Growth is a respectable 8 out of 10, led by a three-year book value growth rate that is ahead of peers. Forward earnings and revenue growth projections from Morningstar analysts are below 68% and 60% of the industry.
Unilever’s financial strength is rated as 7 out of 10. The equity-to-asset ratio is near the bottom of the peer group and below the company’s median for the last 10 years. Interest coverage has declined largely to ballooning debt levels over the past few years. On the plus side, the company has an enviable cash-to-debt position. Unilever has also proven very successful at creating value for shareholders, as the return on invested capital (ROIC) of 10.8% greatly outweighs its weighted average cost of capital (WACC) of 2.3%.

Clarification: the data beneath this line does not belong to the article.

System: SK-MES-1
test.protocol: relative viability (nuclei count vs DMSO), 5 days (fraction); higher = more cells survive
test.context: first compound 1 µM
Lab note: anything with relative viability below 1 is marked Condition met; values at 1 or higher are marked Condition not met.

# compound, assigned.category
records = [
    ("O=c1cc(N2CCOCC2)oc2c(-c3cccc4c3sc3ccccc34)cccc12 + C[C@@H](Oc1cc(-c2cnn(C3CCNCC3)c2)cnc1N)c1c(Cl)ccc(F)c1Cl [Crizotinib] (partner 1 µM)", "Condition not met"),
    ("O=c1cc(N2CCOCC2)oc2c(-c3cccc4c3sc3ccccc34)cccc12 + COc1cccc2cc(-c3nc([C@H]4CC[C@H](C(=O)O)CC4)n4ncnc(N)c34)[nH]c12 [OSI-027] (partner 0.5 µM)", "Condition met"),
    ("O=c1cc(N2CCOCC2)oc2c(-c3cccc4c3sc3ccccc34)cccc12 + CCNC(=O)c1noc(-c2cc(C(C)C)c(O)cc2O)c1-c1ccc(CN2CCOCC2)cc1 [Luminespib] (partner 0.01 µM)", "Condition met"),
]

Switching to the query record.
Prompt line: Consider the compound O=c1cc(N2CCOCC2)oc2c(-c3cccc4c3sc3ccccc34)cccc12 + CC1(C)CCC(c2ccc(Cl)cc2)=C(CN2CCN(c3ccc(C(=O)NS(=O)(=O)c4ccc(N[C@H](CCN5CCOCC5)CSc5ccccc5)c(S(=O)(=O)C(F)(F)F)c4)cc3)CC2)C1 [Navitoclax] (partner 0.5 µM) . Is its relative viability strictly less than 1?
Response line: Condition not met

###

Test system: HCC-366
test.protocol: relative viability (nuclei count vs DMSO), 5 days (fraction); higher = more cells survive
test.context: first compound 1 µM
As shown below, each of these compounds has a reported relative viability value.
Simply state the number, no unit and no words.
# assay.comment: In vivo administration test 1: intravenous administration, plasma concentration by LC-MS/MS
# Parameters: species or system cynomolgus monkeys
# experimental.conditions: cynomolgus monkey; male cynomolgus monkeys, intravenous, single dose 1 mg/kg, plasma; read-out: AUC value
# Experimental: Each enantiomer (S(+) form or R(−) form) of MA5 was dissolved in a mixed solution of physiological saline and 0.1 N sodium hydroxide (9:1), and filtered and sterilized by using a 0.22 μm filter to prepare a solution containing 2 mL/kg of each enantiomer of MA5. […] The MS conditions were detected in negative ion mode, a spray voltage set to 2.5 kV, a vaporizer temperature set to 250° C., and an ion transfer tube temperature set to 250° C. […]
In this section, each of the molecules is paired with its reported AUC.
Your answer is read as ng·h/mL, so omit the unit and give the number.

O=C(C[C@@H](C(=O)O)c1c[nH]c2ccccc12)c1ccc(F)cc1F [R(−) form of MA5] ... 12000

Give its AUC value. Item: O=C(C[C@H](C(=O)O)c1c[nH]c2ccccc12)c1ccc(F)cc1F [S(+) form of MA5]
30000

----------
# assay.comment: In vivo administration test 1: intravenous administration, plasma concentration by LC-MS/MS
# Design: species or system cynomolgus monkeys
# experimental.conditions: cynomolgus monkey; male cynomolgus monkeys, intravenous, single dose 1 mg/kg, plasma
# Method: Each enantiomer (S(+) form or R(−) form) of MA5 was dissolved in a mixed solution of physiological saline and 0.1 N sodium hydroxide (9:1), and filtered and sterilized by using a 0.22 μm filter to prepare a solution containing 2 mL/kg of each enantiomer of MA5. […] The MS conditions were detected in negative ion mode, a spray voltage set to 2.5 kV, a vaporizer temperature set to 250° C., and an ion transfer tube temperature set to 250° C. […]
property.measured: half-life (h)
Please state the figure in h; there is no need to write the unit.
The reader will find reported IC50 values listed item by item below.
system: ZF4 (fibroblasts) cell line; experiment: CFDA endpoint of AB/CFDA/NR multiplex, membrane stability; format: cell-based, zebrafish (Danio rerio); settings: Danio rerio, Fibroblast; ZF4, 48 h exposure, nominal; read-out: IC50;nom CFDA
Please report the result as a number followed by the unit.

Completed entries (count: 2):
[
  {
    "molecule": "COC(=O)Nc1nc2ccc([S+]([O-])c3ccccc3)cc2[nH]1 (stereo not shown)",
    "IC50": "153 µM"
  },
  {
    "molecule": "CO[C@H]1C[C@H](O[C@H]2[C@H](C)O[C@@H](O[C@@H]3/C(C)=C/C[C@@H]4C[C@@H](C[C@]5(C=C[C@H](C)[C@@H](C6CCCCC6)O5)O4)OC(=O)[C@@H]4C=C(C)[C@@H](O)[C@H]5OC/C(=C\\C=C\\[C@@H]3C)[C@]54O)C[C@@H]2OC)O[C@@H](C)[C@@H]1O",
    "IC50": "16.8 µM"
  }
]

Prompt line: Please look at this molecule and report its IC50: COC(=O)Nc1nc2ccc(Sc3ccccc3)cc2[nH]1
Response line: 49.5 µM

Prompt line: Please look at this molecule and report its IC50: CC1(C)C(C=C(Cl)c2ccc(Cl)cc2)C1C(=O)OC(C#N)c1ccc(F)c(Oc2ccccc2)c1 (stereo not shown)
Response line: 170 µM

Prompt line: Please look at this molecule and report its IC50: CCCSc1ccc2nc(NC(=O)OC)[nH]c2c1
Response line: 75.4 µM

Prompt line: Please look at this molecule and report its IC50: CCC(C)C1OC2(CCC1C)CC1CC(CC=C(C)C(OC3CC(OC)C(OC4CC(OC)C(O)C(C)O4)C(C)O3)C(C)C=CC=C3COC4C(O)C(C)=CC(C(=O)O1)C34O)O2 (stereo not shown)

The GF Value rank is 6 out of 10, with most valuation ratios in the middle of the peer group. The price-to-free-cash-flow and price-to-operating-cash-flow ratios are among the company’s best showing in the last decade.
The market-wide selloff has spared few stocks this year. The upside of this decline is that income and value investors are finding that attractive yields and valuations are much easier to come by than they were just a few years ago.
JPMorgan and Unilever are two leading companies in their respective industries. Both stocks are trading with yields that are among their highest in quite some time. They are also well ahead of their five-year averages. JPMorgan and Unilever also trade at a nice discount to their GF Values, suggesting value is in store.